Found on Inhabitat:
“That’s the beauty of the whole project” says Pace chuckling maniacally at the thought. “We have had council guys in police cars stop us in the middle of the day while we are working and asking us if we have been commissioned to do this and when we answered no, they gave us thumbs up and said keep doing what you are doing.”
“Our work” he adds, “merely highlights how siff (a derivative of the word syphilis and popular Durban colloquialism for ‘disgusting’) these city walls are.”
While law enforcers and municipalities have no legal grounds to stop reverse graffiti they are, it seems, overly eager to eliminate evidence of their neglect by swiftly painting over the murals.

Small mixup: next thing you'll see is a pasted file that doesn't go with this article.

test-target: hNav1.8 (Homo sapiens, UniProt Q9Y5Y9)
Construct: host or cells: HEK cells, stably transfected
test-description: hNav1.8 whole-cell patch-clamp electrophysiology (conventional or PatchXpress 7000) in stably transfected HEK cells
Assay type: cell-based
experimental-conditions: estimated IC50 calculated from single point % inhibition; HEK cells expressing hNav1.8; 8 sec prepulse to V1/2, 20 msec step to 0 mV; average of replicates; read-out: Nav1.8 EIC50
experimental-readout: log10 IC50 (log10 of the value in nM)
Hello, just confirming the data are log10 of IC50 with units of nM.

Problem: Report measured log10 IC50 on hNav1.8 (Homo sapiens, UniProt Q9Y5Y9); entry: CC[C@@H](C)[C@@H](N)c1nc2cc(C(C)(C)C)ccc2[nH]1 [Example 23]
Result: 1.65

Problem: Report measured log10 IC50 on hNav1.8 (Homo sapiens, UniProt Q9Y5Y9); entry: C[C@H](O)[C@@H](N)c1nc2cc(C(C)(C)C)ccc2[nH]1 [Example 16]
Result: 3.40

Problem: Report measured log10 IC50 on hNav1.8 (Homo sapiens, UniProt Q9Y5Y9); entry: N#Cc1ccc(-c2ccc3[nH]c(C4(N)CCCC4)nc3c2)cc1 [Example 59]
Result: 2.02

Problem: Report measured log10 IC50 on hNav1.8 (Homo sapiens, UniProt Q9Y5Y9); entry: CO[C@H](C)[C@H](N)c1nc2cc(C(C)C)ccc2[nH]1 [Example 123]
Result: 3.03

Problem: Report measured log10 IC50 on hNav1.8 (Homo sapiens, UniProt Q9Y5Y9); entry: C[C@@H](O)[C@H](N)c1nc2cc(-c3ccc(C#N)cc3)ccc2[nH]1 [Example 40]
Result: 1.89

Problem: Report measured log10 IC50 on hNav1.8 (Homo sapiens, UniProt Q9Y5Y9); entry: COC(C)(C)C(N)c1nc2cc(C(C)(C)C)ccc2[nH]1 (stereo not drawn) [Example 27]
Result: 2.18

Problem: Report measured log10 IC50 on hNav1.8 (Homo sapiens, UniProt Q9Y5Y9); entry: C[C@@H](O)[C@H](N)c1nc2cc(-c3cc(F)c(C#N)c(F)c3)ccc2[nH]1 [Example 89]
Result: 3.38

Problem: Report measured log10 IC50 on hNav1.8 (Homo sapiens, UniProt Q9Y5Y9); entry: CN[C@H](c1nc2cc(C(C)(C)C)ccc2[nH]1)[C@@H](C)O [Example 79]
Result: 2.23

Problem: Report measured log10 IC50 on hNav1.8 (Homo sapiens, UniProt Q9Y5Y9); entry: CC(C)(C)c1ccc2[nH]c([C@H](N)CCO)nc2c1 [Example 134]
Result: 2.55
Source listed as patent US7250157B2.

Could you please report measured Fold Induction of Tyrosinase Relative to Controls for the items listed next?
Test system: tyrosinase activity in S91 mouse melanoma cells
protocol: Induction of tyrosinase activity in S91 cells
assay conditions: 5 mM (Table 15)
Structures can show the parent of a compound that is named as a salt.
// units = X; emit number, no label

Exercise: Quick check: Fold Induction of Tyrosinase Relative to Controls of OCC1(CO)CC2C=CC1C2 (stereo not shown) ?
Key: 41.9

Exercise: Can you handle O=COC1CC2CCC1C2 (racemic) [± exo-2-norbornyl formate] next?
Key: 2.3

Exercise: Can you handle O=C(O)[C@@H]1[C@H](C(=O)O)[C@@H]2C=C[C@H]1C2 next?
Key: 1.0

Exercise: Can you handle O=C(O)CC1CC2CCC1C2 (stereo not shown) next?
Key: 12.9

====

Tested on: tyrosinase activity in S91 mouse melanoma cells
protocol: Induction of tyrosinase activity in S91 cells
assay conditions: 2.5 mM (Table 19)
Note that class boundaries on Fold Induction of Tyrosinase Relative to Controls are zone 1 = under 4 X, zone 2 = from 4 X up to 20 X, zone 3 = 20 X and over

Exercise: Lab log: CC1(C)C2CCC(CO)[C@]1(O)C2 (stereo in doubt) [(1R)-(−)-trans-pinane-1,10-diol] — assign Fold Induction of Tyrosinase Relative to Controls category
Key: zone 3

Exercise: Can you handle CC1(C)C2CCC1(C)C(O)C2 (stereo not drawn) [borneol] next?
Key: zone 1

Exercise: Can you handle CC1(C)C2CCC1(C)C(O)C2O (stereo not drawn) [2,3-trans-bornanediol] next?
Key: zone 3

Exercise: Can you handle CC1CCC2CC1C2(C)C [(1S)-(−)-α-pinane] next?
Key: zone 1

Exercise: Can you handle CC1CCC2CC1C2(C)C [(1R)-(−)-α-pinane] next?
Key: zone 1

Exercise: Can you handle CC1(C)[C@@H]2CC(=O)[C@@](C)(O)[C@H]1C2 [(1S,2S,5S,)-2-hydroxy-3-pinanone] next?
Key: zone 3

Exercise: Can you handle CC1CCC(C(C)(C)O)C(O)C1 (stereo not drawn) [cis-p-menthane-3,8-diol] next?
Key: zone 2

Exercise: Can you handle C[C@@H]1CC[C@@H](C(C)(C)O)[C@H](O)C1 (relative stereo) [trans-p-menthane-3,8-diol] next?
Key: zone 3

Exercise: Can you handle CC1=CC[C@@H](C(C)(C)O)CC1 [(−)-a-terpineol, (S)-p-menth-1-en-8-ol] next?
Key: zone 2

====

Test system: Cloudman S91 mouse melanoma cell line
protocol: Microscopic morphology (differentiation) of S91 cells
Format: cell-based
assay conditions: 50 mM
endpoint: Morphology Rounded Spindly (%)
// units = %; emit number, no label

Ironically, such actions makes these walls ideal targets for taggers to leave more permanent stains.
“The art on the walls draws attention to their states of neglect” confirms Pace. “Municipalities don’t recognise the worth of our art and simply end up painting over them. Of course a concrete wall is porous, so the enamel of spray paint doesn’t take so well but white-paint on the other hand just seals it. So really they just shoot themselves in the foot every time they decide to remove of our pain-staking scrubbings.”